Sunday, July 17, 2011



The neighborhood seems to wake up in waves. Due to my nocturnal schedule, I only see the early risers when I stay up all night. From 5 to 6am, the nighttime sounds of crickets, cars on 12th Street and the errant night wanderer give way to the rumble of pick up tracks, ferrying men out towards the main arteries that lead to highways and jobs. From 7-8am, women make a beeline for the bus stop on 12th Street, often wearing uniform tops and pleated pants. Then, around 9am, Lee, the barber, and Miss Bobbie, the hair stylist, open for business. Construction crews arrive at one of the new in-fill houses springing up on empty lots, city employees come by to clean up trash or mow grass in the park.

If I go to bed early, I will catch this last wave of day workers upon waking, and it is with them that I am most familiar. I open my front door, still in pajamas, to pick up the paper and check the weather, maybe to water my plants. I stretch, wash my face, get dressed and if I have time, run on the track before heading to work at noon.

The track is well populated in the mornings, often by older people who walk laps in groups, talking to each other, laughing as they stretch halfheartedly. It's not my style of exercise, but their stately pace has a dignity to it. Running in the daytime is a hassle for me, wrapped in all manner of fabrics to avoid the sun's rays, sweating profusely and suffering through morning shows on the radio.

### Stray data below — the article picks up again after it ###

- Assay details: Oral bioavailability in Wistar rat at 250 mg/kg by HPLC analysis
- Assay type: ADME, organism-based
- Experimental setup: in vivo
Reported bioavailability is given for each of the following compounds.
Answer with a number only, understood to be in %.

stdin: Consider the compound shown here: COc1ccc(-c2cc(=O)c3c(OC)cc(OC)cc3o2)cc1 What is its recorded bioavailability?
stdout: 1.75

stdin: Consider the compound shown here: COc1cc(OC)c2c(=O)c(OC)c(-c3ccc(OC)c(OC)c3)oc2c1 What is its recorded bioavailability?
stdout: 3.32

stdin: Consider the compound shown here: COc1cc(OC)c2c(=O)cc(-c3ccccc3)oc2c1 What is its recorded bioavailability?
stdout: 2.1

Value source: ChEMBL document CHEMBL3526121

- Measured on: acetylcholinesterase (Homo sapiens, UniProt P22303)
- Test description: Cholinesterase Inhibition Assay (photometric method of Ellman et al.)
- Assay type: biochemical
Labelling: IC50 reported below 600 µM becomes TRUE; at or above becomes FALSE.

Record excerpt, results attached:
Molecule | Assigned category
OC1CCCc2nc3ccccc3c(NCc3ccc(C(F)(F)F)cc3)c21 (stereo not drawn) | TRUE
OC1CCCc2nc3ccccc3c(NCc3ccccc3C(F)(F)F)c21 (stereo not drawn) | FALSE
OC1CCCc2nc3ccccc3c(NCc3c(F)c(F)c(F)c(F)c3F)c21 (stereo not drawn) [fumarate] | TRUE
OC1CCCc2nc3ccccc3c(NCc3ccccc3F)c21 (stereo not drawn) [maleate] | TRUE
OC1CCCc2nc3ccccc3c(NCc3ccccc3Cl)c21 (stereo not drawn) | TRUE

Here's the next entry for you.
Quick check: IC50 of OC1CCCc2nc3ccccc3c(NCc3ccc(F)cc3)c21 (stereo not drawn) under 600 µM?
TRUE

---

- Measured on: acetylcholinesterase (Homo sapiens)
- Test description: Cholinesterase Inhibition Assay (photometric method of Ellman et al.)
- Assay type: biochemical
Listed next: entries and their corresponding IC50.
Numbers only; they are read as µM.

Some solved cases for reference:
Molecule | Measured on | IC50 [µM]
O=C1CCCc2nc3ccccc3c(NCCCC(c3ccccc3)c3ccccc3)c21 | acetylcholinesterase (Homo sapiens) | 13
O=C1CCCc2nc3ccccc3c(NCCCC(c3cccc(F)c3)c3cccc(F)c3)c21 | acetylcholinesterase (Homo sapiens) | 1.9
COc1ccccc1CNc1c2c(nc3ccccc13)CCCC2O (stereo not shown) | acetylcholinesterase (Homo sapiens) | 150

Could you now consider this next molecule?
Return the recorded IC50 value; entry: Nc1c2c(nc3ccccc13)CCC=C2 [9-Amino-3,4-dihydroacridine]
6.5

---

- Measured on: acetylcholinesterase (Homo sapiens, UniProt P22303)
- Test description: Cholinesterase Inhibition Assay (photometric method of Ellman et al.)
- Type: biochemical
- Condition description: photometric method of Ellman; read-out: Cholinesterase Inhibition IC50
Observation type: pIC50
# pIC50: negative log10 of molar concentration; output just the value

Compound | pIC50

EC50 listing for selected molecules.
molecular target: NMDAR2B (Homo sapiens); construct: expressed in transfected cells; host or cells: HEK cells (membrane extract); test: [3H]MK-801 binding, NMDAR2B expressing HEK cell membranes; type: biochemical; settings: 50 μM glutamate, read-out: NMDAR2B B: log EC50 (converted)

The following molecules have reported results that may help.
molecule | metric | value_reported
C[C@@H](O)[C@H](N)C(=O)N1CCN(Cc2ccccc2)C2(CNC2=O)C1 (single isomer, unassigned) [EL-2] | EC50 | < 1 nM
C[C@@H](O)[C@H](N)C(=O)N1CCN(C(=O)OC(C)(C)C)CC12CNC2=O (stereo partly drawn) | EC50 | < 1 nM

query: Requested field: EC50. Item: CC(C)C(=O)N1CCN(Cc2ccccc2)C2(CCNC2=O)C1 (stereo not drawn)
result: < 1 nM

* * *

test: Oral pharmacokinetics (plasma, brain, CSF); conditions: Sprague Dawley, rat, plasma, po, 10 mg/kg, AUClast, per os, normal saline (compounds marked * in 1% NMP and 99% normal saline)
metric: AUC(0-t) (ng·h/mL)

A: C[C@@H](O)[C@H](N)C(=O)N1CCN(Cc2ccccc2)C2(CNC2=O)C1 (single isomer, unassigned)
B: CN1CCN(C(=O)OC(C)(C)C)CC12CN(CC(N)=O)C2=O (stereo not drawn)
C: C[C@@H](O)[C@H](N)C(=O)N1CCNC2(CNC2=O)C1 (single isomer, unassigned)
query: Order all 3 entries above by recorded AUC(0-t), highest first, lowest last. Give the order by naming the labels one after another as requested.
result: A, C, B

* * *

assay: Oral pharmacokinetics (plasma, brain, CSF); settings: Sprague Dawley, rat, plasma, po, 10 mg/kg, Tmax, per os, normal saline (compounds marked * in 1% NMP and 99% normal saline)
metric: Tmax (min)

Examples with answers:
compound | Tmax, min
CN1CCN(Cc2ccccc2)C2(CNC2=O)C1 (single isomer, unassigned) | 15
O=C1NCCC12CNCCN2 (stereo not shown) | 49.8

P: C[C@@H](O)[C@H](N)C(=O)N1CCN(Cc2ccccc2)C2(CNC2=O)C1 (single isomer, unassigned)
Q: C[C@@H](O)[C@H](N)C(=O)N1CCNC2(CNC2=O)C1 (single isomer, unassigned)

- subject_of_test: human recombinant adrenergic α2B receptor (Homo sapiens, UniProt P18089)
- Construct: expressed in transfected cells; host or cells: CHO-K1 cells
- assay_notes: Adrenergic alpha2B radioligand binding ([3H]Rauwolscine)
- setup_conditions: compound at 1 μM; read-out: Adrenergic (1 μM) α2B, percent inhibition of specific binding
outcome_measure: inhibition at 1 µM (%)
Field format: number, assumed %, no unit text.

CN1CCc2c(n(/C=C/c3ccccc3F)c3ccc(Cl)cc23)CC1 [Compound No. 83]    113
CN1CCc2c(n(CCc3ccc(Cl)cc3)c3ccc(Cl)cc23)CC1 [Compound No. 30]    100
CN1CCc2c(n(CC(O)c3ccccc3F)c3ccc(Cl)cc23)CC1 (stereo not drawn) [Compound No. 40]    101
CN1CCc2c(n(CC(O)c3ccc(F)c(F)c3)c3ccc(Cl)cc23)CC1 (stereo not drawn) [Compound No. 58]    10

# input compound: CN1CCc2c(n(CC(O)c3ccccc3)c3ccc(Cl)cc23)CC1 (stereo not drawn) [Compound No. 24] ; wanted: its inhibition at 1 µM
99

I prefer to run as the sun sets. The businesses are in the process of bedding down as I walk the five blocks to the track, Little League games are beginning in the park and I am moving against the grain, out of the residential blocks and across 12th Street, to one of my favorite oases in the neighborhood, this state of the art rubber composition track which circles a manicured football field.

The track, sunk into a hillside, is below street level to the east but above on the west, which affords a beautiful view of the downtown skyline and sunset. It is not lit at night, so as I run I absorb the last of the daylight and when I stretch at the end of my run, I search the sky for the first star. Star light, star bright, first star I see tonight… My wish is always the same, and I can't tell it to you, or it won't come true. Sometimes, though, I feel a twinge of sadness at the thought that it might. I leave the track happy and serene, unbothered by the beer cans in the gutter, or the cars which slow to stare at me. I feel at home under this dome of sky. I walk back to my little house, glowing from within, and my boyfriend is in the living room practicing blues licks on guitar. Outside, Little League kids squeal as their teammates round the bases and cars inch along the crowded street, their engine sounds overwhelmed by the bass in their stereos, which as always, seems to propel them forward.

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